Have you ever heard of Pu-erh Tea? This dark tea is a post-fermented tea named after the city of Pu’er, in the Chinese province of Yunnan. This city, which gave its name to the famous tea, has long been an important commercial center in Ancient China.
Unlike other teas that should be consumed shortly after production, pu-erh can be stored up to 50 years (average age is between one and four years). The tea acquired during that time an earthy flavor due to fermentation. Pu-erh tea is as black as coffee in color and has a very strong taste. However, there are many kinds of Pu Erh tea being sold today. It can be purchased as either raw/green (sheng) or ripened/cooked (shu), depending on processing method or aging. Sheng pu-erh can be roughly classified on the same tea oxidation scale as a green tea, and the shou or aged-green variants as post-fermented tea.
Pu-erh is considered in China as a medicinal drink. In the Canton area, it is frequently used in a dim sum because it is deemed to aid digestion. It is sold in shops in Europe of “natural food” under the name of Yunnan tea or Tuo Cha, the argument asserts that this dark tea helps reduce cholesterol and saturated fatty acids and may help to weight loss.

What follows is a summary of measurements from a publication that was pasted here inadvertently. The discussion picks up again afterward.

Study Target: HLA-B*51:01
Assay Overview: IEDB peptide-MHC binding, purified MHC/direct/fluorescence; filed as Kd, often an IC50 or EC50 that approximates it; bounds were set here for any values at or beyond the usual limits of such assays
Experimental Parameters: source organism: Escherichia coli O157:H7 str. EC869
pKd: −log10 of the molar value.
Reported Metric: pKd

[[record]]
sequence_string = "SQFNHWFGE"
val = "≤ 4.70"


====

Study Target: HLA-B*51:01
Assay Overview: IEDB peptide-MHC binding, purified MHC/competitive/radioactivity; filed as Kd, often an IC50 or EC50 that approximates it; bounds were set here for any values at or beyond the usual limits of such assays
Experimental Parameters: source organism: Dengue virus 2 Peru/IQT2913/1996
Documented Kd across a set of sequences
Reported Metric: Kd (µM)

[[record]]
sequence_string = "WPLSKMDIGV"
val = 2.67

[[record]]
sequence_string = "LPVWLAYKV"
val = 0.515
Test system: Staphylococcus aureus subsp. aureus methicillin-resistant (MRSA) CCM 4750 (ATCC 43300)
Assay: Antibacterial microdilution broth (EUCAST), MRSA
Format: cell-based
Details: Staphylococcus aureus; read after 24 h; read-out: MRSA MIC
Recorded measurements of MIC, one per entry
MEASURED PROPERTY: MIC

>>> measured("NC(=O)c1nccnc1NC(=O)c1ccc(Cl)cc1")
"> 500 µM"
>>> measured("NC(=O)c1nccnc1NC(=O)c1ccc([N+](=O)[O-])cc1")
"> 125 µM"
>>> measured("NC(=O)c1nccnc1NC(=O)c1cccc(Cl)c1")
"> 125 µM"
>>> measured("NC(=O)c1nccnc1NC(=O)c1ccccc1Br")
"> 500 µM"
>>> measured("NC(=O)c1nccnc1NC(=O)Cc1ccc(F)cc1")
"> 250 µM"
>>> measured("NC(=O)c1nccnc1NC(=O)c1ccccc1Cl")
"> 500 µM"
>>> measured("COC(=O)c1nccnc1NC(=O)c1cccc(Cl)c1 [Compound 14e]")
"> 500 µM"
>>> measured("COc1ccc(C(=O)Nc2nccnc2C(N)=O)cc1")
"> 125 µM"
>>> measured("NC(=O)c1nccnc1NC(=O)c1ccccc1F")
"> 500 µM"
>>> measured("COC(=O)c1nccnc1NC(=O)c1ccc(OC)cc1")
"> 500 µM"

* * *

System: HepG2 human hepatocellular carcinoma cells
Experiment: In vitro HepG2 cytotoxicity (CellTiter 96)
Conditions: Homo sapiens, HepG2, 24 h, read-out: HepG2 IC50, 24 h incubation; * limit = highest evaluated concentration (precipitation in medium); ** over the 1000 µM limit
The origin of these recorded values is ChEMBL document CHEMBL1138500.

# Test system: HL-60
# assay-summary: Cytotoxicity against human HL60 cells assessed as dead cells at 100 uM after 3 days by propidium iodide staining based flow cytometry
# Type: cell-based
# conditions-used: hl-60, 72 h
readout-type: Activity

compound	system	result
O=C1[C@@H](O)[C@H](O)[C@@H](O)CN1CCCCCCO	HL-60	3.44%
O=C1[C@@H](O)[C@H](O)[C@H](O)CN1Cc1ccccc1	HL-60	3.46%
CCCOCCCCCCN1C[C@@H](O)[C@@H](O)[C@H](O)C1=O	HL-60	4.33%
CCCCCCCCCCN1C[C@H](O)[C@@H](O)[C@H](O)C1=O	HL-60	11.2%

In fact, drinking pu-erh tea has been credited for hundreds of years in China to reduce blood cholesterol. This belief has been backed up by scientific studies not only demonstrating experimental results of lowered LDL cholesterol in rats, but discovering specific mechanisms through which chemicals in Pu-erh tea directly inhibit the synthesis of cholesterol. The tea has been shown to have antimutagenic and antimicrobial properties as well, and it is widely believed to help “Next Day Hangovers” by stimulating the functions of the liver and kidneys.